Alumni and Careers

Many of Bowdoin’s English majors pursue graduate training in professions such as medicine, law, and public administration, while others move directly into education, journalism, publishing, finance, and a variety of careers.
rachael allen 2018

Rachael Allen

Class of: 2018

Major(s): English

After graduation, Rachael Allen moved to Washington, D.C. to work for The Atlantic magazine. As an editorial fellow for the print magazine, Allen edits copy, researches, and writes articles, and says she spends much of her time fact- checking features for upcoming issues.

A journalist's journey:

Allen also continues to write monthly columns for her hometown newspaper, The Canton Citizen, as she has done for the past four years.

At Bowdoin, Allen was a managing editor of The Bowdoin Orient. She studied English and Italian, and spent a semester abroad in Bologna. Her senior year, she wrote a creative nonfiction honors thesis on her grandfather’s immigration from Italy.

 

June Woo 2016

June Woo

Class of: 2016

Major(s): English

An English major with a teaching minor, June Woo says she had wanted to be a teacher since she could remember. But when she started tutoring, she says, she began to realize how truly rewarding it is to teach.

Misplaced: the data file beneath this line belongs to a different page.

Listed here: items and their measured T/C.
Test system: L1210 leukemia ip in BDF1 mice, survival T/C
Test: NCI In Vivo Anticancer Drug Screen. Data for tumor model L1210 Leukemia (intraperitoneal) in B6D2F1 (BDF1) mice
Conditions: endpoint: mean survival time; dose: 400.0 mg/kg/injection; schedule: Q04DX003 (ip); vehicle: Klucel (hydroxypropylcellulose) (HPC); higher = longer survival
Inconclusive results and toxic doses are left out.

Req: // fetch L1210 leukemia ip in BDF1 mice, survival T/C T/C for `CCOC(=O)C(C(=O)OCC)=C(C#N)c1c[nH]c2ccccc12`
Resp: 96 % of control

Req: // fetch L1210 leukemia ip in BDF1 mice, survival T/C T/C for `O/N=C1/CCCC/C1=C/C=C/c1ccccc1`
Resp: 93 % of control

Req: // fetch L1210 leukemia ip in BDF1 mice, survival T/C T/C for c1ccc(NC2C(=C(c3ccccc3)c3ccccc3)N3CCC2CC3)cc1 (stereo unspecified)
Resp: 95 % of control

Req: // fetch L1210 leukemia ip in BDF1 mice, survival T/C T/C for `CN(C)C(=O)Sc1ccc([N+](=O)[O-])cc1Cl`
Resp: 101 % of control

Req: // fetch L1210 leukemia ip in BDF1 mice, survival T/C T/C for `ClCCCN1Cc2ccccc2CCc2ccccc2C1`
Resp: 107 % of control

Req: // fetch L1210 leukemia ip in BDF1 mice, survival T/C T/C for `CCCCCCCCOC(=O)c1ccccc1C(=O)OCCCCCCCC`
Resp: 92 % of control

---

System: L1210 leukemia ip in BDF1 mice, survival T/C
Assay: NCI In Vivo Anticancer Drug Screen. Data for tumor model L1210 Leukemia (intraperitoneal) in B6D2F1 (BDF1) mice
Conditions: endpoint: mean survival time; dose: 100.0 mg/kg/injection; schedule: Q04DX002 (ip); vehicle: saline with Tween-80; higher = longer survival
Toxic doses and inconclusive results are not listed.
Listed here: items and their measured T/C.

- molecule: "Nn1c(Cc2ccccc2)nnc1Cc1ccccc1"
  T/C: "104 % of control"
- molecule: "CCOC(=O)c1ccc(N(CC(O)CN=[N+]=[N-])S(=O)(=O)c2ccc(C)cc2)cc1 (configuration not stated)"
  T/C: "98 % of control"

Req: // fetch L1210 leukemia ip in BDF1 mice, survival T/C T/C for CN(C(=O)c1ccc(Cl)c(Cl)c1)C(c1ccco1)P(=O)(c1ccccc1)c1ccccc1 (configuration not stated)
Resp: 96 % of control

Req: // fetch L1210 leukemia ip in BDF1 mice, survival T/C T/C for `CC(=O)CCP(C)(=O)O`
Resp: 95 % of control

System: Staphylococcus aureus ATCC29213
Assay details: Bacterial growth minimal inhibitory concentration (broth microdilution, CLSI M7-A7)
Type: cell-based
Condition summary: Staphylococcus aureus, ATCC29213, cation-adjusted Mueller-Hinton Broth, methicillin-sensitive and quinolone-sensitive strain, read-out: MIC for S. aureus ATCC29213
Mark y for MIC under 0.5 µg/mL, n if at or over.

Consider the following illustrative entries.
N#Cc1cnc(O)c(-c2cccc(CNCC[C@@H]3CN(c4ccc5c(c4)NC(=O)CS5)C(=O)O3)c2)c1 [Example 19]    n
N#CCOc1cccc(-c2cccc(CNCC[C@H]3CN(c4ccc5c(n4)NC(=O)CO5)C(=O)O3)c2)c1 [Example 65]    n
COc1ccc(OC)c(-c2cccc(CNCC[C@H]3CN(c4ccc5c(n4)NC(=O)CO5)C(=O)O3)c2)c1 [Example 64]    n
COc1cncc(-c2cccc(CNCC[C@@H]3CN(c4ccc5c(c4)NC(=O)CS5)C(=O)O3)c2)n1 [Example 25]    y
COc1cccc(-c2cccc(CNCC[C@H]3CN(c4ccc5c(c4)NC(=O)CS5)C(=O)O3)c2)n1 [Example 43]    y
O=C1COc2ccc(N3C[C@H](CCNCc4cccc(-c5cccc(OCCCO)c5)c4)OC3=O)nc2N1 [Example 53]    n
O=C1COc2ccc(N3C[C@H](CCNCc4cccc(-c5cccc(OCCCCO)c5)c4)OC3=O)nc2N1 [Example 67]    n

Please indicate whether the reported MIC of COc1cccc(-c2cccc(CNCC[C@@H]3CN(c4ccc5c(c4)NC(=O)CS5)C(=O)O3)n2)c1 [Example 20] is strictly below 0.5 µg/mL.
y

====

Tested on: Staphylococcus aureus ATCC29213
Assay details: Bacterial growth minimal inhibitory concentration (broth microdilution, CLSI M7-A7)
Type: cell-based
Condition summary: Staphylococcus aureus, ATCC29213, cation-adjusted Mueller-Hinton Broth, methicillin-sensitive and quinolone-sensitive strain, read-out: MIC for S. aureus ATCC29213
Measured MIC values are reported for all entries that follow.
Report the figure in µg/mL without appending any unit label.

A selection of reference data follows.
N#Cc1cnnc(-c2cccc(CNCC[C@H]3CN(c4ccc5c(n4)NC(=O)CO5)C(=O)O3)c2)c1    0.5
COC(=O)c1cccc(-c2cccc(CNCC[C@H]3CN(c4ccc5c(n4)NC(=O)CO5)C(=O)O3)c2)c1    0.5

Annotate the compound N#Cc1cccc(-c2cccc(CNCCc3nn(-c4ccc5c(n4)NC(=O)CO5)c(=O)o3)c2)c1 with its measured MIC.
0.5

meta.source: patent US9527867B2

The rewards of teaching:

Woo believes that teaching is one of the most rewarding professions, as teachers help students to develop the skills that they need to think for themselves, to ask questions, and to make informed decisions. And, she says, along with teaching skills and content, teaching provides an avenue for building character and ensuring that knowledge is paired with good citizenship.

During the spring of her senior year at Bowdoin, Woo was a student teacher at King Middle School in Portland, Maine, where she worked with three sections of eighth grade English Language Arts. She says that working with a diverse student body in which 33% of the students are English language learners, she learned to adapt her teaching to support the student’s diverse learning needs. Going forward to teach middle school ESOL in Boston, she says she hopes to continue the reflective practice and reciprocal teacher-student learning she experienced during her practicum.

2015-lane-stephanie

Stevie Lane

Class of: 2015

Major(s): Philosophy

Minor(s): English

Stevie Lane is a radio producer at Gimlet Media, a podcast company based in Brooklyn, NY. She works on a show called Heavyweight, about the moment from people’s pasts when everything changed, hosted by Jonathan Goldstein.

Life in the studio:

One of the stories Lane produced this season aired on This American Life. She's also worked on the shows Everything is Alive and StartUp. She says that when she tells her family what she does, usually the response is: "And wait, what is a podcast again?" 

When she’s not in the recording studio, Lane is lighting blowtorches in the metalworking studio. As she’s come to realize, she spends all of her time in studios. Except, she laments, she doesn't live in a studio apartment.

Lane was a Political Philosophy major and an English minor at Bowdoin, so she says she feels a little like she conned her way onto this webpage. But she’s happy to be here. Lane says it was at Bowdoin where she got her first taste of radio - she and two friends hosted a show on WBOR.  She was also an occasional contributor to The Bowdoin Orient, and recipient of the 2012 English Department Forbes Rickard Poetry Prize and the 2014 Hawthorne Fiction Prize.